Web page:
Cocoa Halva Sesame Hamantashen

Every year since I did 10 Days of Hamantashen in 2020, I keep telling myself some version of, “I don’t need to make a bunch of flavors this year”, or “Remember how stressful that was last year?”, or the ever-favorite “Stop creating more work for myself.”

But then the “Wellll, it doesn’t take that long to make a double-batch…” and “Ooooh, I could mix [x] into the dough and do a [y] filling!” kick in, and my perennial efforts to cut back on reckless, possibly obsessive hamantashen-making fly right out the window. Did anyone ask for four different flavors at the same time? I meeeean, NO. Was anyone mad about it? Also NO.

Which brings me to 2023. I knew that eventually I’d make a chocolate-meets-halva version, and the ones I tinkered with last year didn’t quite hit all the notes. I started with the cocoa dough from my Double Chocolate Coconut Macaroon Hamantashen and stirred together a very simple halva-hack filling, which was decent, but it needed a little something else. I wanted more sesame flavor, so I sprinkled some seeds on top, and while that helped, it still wasn’t 100%. So this year I returned to examining the dough and had that ah-ha moment I’d been hoping for– adding toasted sesame seeds into the dough itself transformed it from a pleasant cocoa taste to a warm, nutty, complex flavor that was further enhanced by the halva filling. The combination of chocolate and sesame never ceases to amaze me. Don’t skip toasting the seeds because that toasty layer of flavor is essential here, plus the cookies look prettier!

Cocoa Halva Sesame Hamantashen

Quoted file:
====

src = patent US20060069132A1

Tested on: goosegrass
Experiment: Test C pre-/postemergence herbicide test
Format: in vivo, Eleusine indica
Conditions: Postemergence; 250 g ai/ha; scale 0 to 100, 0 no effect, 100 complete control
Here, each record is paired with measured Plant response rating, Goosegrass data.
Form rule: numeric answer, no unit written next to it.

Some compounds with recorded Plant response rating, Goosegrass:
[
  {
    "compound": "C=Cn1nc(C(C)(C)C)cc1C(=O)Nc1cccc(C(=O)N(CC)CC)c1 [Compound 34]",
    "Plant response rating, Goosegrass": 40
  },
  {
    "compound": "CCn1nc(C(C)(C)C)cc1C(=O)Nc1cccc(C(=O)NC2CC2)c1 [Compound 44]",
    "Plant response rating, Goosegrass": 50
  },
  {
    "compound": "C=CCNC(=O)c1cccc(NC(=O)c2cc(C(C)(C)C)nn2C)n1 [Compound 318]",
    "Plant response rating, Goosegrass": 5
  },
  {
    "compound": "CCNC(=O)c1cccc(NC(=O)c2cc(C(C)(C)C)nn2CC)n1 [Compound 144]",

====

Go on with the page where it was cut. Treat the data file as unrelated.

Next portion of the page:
Yields 30-35 cookies

This recipe doubles very well if you want to avoid splitting beaten eggs and/or have lots of dough for multiple fillings. I strongly recommend using weight rather than volume to measure ingredients.

For the cocoa almond shortbread:

  • 375 grams (3 cups + 2 tablespoons) all-purpose flour
  • 50 grams (½ cup) blanched almond flour
  • 21 grams (¼ cup) Dutch-processed cocoa powder (such as Valrhona), sifted
  • 35 grams (¼ cup) white sesame seeds, toasted
  • 2 teaspoons kosher salt
  • 230 grams (2 sticks/1 cup/8 ounces) cold unsalted butter
  • 100 grams (scant 1 cup) confectioners’ sugar
  • 50 grams (¼ cup) granulated sugar
  • 1½ large eggs, beaten, at room temperature
  • ½ tablespoon pure vanilla extract

For the tahini filling:

  • 225g (1 cup) pure tahini (sesame paste), such as Soom or Seed+Mill*, well-stirred
  • 85 grams (¾ cup) confectioners’ sugar, plus up to ¼ cup additional if needed
  • Water, as needed

*You can use any good-quality pure tahini here. However, I’ve found that the texture of the halva filling is smoother and creamier when using one of these, whereas using Trader Joe’s brand yielded a filling that was fine but more crumbly.

For the garnish:

  • 1 egg white, lightly beaten for eggwash
  • 2 tablespoons white sesame seeds, toasted

Make the cocoa almond shortbread dough:
Line a rimmed half-sheet pan with a piece of parchment paper and set aside.

Whisk together the all-purpose flour, almond flour, cocoa powder, toasted sesame seeds, and salt in a bowl and keep it nearby.

Lay a piece of parchment paper on your work surface and place one stick of butter on top. Smash the butter with a rolling pin several times to soften it, then transfer it to the bowl of a stand mixer fitted with the paddle attachment. Repeat with the remaining stick of butter.

Add the confectioners’ sugar and granulated sugar to the bowl. Mix on low just until the loose sugar is incorporated. Scrape down the bowl and the beater, and mix again for about 30 seconds on medium-low speed. You want the butter to still be cold, and you’re mixing minimally here to avoid aerating the butter.

Pour in the beaten eggs and paddle on low speed until the mixture looks like wet scrambled eggs– the butter chunks should all be coated in egg liberally. Add the vanilla and mix a few more seconds to incorporate it.